Hi, I’m Forrest Brazeal at Trek10, and this is ‘Think FaaS’, where we learn about the world of serverless computing in less time than it takes to run a Lambda function. So put five minutes on the clock - it’s time to ‘Think FaaS’.
Today I want to talk about the cost of doing business with serverless. I use the word “business” deliberately because, as much as we engineers tend to lose sight of the fact, technology switches don’t happen just because it’s fun to play with new stuff. If you want to go serverless, you have to show why it helps your business win. And one way we can answer that question, not the only way, is by looking at cost. I’ve got three ways that you can put the cost of serverless to work for you.
First, embrace functional billing.
This is the idea that you’re only paying for resources you actually consume, not for provisioned capacity that may end up just being wasted overhead. AWS Lambda is the canonical example of this concept. When you call a Lambda function to handle an API request, it maybe runs for a hundred milliseconds, and you get billed for a hundred milliseconds. And a hundred milliseconds of cloud compute is really, really cheap. For Lambda, even once you get past the free tier which is a million requests per month, you’re looking at something like a millionth of a cent per call. Even at hundreds of thousands of requests a day, your compute costs are going to look like a rounding error - a few dollars a month. We show these calculations to folks that are used to traditional server overhead costs and they just start giggling. It’s almost hard to believe.
This is why you hear stories about people saving 90 to 95% of hosting costs by switching to serverless. It’s not because serverless is magic, it’s just that those traditional systems were so massively overprovisioned for the amount of work they were actually doing. On the other hand, with Lambda, it’s actually a lot easier to max out the default service limits of your AWS account than to exceed your budget.
Second, you have to leverage the power of services.
If you make a spreadsheet and put the hourly cost of your serverless infrastructure - your Lambda functions, your Dynamo tables, and what have you - on one side, and the cost of your traditional on-premise or cloud VM-based infrastructure on the other side, you may very well see a phenomenal savings in favor of serverless, but you also won’t see the whole story. The cost savings of serverless extend way beyond the fact that you’re not paying for servers.
Let’s take logging as an example. Let’s say you’re looking at a managed logging service like Splunk or SumoLogic. And you can see up front that it’s going to cost you ten thousand dollars a year to pay for the licenses you need and the amount of data you have. Now you say, “Well, if I build my own logging stack with ElasticSearch, LogStash, and Kibana, and I run it on ECS in AWS, and I store the data in S3, I would only spend eight thousand dollars in hosting costs.”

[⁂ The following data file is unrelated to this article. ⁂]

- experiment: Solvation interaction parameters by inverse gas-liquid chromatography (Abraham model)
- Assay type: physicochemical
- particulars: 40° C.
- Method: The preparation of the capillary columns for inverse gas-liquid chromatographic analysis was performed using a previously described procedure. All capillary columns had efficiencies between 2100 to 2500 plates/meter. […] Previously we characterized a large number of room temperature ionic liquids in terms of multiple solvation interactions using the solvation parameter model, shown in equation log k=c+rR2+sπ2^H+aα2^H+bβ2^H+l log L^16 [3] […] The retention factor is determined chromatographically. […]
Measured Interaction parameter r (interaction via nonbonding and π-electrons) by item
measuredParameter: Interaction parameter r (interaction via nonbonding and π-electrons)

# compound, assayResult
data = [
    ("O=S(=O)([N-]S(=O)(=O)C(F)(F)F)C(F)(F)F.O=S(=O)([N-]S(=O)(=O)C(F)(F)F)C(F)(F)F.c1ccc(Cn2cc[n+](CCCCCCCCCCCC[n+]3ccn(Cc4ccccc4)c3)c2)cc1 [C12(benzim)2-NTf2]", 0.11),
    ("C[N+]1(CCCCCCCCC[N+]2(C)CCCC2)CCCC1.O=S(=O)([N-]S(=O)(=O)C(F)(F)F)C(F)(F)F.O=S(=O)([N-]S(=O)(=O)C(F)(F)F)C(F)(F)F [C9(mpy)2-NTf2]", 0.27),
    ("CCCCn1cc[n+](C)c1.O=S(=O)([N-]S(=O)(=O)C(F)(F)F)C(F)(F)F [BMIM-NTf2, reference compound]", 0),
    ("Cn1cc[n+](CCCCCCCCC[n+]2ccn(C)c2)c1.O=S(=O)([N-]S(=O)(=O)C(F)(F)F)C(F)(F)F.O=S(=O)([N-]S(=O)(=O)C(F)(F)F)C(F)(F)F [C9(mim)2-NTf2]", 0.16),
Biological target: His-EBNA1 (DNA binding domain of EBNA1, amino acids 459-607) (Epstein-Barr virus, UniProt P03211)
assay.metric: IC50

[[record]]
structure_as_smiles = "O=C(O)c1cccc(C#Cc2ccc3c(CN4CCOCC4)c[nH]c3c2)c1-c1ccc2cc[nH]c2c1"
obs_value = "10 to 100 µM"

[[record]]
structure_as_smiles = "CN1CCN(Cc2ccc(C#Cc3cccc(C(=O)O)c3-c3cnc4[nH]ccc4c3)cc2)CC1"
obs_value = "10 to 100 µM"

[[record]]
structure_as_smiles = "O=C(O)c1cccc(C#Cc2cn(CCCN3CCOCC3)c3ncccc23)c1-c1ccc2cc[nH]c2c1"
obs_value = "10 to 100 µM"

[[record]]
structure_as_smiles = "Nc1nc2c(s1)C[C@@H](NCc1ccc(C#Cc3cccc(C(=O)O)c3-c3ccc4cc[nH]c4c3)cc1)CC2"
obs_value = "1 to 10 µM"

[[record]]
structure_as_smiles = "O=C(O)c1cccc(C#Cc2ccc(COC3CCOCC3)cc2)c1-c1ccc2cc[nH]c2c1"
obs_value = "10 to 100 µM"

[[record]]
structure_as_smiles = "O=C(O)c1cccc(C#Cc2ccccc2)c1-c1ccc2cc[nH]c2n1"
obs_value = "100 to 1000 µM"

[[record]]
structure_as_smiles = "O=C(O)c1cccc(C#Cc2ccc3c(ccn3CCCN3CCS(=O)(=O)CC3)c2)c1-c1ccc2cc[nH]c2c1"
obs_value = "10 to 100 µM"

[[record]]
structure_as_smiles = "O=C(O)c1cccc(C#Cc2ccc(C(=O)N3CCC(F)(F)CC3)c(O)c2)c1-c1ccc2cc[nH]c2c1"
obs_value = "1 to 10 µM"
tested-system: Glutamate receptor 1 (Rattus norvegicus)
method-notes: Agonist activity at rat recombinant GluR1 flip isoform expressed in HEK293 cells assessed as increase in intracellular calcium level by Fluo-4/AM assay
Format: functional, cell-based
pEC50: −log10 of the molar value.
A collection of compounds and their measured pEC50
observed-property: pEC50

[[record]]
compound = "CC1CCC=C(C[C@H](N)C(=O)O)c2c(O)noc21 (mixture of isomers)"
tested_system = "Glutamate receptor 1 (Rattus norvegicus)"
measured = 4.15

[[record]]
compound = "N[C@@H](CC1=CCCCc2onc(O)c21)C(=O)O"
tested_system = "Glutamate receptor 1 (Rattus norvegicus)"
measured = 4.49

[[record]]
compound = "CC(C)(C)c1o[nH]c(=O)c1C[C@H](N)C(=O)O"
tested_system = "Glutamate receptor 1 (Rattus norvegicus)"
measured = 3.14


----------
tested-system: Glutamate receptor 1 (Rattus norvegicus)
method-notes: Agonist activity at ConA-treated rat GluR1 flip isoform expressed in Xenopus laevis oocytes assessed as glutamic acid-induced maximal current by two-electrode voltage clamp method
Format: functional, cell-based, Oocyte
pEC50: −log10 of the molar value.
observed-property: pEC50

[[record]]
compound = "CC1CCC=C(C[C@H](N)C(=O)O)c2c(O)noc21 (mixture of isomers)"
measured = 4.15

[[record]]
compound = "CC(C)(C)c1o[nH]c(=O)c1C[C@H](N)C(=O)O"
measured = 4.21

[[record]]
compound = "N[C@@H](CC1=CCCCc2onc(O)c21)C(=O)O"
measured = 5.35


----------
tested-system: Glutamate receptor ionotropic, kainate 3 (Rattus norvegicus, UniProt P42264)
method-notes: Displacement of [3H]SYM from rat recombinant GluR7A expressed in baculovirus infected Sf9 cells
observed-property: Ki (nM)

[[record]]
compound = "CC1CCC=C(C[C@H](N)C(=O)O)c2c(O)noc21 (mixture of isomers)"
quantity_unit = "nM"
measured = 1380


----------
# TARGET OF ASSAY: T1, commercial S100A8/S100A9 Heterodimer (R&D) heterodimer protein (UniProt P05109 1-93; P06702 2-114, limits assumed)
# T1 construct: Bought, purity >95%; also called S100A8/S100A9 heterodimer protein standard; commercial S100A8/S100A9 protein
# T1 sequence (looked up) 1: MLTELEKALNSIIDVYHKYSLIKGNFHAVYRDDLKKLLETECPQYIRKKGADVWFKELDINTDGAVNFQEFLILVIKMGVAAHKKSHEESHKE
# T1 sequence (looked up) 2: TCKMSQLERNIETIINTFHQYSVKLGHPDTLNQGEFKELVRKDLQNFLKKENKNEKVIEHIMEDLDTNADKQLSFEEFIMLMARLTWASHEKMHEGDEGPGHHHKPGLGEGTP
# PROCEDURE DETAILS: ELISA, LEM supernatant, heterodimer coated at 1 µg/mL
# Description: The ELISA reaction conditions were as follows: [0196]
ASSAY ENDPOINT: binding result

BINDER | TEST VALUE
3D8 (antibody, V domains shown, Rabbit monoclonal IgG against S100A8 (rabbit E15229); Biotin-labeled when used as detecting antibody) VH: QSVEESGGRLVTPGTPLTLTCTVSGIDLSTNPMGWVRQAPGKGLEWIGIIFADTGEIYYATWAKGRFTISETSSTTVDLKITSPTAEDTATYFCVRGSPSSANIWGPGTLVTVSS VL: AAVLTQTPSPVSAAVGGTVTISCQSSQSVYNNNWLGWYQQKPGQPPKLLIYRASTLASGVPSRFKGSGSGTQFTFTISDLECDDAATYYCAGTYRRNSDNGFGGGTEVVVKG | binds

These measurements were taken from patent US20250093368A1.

Great. But how long does it take your engineers to build that system? And how much are you paying them per hour? And how much will you continue to pay them to maintain it over time, especially given that they’re not experts in building a system like that and will run into lots of bugs? Unless you’re so huge that there really is economy of scale in hiring somebody to solve those edge cases and build infrastructure tooling full time, the smart play would be to take your $10k and sign up for the managed service, because your logging stack doesn’t differentiate you. Nobody’s buying whatever your product is because you personally designed a beautiful logging stack behind the scenes. Let your developers focus on the business-critical stuff.
Finally, strive for increased efficiency, not reduced spend.
I don’t want to give you the idea that a serverless system is necessarily cheap in absolute terms. Compute may be a rounding error, but we’ve found here at Trek10 that as you scale up a serverless system, bandwidth and storage costs will definitely not be trivial. Now, the important thing to note is that those are both usage-based metrics. If you’re not actively transferring or storing data, you’re not incurring as much cost. And all of a sudden we’re tying the cost of our system very effectively to its success.
There’s a guy named Simon Wardley - who’s kind of a prophet when it comes to cloud strategy, and I definitely recommend checking him out - who I talked to for my Serverless Superheroes series at A Cloud Guru. He is very strong on the idea that serverless is not going to reduce IT budgets. He points out that you can look at history and see that anytime humans make something cheaper and easier to access - in this case, cloud computing - we consume more of it rather than less. I like to say that “spend expands to fill the available space.” But what you do reduce, hopefully, is the amount of waste in your budget. With serverless, your spend reflects your actual usage of resources, and ideally that number is tied more closely to your bottom line.
Thanks for listening! If you have a cool story about how serverless is helping your business win, I would love to hear from you on twitter @forrestbrazeal. You can also follow Trek10 there @Trek10inc. And I’ll catch you on the next episode of ‘Think FaaS’.